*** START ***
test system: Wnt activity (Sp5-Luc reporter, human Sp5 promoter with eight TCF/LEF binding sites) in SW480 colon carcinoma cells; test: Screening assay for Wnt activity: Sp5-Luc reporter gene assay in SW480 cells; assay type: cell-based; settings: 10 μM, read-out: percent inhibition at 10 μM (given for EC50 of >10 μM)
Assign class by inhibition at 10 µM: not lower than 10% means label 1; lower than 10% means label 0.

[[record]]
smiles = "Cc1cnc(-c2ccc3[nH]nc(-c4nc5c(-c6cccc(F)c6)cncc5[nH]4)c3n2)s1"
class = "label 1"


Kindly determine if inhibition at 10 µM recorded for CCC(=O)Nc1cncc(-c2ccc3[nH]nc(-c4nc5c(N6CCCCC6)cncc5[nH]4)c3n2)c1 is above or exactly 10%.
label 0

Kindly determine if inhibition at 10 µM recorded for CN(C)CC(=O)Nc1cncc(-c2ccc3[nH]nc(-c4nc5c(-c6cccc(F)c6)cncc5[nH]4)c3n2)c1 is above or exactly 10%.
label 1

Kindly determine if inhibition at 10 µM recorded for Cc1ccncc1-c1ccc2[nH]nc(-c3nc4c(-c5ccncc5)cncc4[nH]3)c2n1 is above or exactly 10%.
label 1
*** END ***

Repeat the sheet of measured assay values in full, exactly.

test system: Wnt activity (Sp5-Luc reporter, human Sp5 promoter with eight TCF/LEF binding sites) in SW480 colon carcinoma cells; test: Screening assay for Wnt activity: Sp5-Luc reporter gene assay in SW480 cells; assay type: cell-based; settings: 10 μM, read-out: percent inhibition at 10 μM (given for EC50 of >10 μM)
Assign class by inhibition at 10 µM: not lower than 10% means label 1; lower than 10% means label 0.

[[record]]
smiles = "Cc1cnc(-c2ccc3[nH]nc(-c4nc5c(-c6cccc(F)c6)cncc5[nH]4)c3n2)s1"
class = "label 1"


Kindly determine if inhibition at 10 µM recorded for CCC(=O)Nc1cncc(-c2ccc3[nH]nc(-c4nc5c(N6CCCCC6)cncc5[nH]4)c3n2)c1 is above or exactly 10%.
label 0

Kindly determine if inhibition at 10 µM recorded for CN(C)CC(=O)Nc1cncc(-c2ccc3[nH]nc(-c4nc5c(-c6cccc(F)c6)cncc5[nH]4)c3n2)c1 is above or exactly 10%.
label 1

Kindly determine if inhibition at 10 µM recorded for Cc1ccncc1-c1ccc2[nH]nc(-c3nc4c(-c5ccncc5)cncc4[nH]3)c2n1 is above or exactly 10%.
label 1